Ways to combat the grass is greener syndrome
Every recruiter, hiring manager, and employer understands the high cost of employee turnover. And as millennials — the “job-hopping generation” — take over the workforce, the grass is greener syndrome is even more of a concern.
Additionally, organizations are changing through mergers, new leadership, change in strategic directions, and by outsourcing products and services. All of these elements threaten employee retention and put a strain on human resources.
To drive retention, managers and leaders need useful strategies to address issues of dissatisfaction. They can begin by exploring potential retention risks before their top talent explores external options. This means researching your industry, competitors, and internal organization, as well as engaging your talent in meaningful, honest, and proactive conversations.
The grass is greener syndrome
American executives are worried about their most skilled talent walking out the door, and with good reason. According to a Gallup poll, 60% of millennials said they were open to a different job opportunity, and 21% said they’d changed jobs within the past year. These numbers are startling, especially when you consider it costs a company 20-40% of a worker’s salary to replace them.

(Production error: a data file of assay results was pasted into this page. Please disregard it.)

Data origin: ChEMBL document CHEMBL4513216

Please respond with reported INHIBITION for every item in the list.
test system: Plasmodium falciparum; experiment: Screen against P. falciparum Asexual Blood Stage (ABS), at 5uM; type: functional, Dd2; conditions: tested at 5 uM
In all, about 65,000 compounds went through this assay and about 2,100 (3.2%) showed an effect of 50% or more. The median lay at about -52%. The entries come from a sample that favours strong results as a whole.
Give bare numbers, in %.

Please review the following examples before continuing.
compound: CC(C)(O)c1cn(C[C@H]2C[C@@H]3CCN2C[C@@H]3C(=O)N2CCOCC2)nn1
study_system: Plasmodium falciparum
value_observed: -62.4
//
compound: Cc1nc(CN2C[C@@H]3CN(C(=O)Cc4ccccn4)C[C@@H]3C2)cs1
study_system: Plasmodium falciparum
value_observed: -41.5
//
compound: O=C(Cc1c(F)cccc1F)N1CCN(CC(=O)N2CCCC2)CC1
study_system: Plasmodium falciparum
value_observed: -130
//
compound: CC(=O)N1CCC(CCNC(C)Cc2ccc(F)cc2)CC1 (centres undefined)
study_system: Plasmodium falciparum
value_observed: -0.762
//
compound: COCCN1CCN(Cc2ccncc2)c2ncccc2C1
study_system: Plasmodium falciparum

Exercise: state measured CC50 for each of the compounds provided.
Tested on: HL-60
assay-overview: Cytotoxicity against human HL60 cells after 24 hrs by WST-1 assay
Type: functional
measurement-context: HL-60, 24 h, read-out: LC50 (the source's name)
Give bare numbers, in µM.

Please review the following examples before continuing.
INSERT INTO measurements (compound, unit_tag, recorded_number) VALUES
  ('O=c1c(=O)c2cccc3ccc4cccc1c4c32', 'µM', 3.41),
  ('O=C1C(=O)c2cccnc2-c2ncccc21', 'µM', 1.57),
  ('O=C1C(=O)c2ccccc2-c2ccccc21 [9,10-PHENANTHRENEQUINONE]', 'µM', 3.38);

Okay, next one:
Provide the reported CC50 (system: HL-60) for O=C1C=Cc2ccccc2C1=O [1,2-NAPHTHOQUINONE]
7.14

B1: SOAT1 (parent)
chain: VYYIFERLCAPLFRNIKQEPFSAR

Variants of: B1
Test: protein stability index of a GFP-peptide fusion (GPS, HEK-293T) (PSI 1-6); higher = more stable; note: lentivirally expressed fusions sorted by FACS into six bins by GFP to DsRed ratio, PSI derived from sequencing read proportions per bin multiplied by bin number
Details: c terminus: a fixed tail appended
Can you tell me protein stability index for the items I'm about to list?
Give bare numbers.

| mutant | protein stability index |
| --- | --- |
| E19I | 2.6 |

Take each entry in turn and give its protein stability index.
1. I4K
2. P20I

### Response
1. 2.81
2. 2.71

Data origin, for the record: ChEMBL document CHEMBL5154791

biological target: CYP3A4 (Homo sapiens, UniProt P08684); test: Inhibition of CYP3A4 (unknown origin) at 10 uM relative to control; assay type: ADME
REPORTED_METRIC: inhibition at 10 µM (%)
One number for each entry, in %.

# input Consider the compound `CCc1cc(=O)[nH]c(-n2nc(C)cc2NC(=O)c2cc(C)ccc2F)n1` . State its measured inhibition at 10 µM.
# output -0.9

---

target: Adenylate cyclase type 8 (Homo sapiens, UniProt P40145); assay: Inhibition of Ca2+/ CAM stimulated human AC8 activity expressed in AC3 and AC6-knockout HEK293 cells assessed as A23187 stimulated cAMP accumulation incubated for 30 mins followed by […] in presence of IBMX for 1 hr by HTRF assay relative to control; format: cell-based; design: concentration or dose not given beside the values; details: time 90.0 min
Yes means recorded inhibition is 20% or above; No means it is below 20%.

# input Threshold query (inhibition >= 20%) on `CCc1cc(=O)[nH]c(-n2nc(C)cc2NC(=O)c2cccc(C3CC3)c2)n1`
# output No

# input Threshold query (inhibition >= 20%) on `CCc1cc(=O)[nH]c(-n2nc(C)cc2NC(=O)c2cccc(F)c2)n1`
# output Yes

When you combine this job-hopping tendency with a vibrant and growing economy, it’s no surprise that more and more American workers are suffering from the grass is greener syndrome. A stronger economy means your employees have more options and may be looking to sell their skills and talents to other organizations and competitors that will address and fill their needs and requirements.
Why do top performers leave?
In good times and bad, employees weigh their current work situation against what other opportunities might provide. These concerns include health care, work culture, economic security, challenging work and learning opportunities, housing needs, support for community involvement, and work life balance through telecommuting and flextime. Before your best and brightest jump ship, your organization needs to do a better job addressing these issues. Attractive competitors are addressing these concerns. How does your organization compare?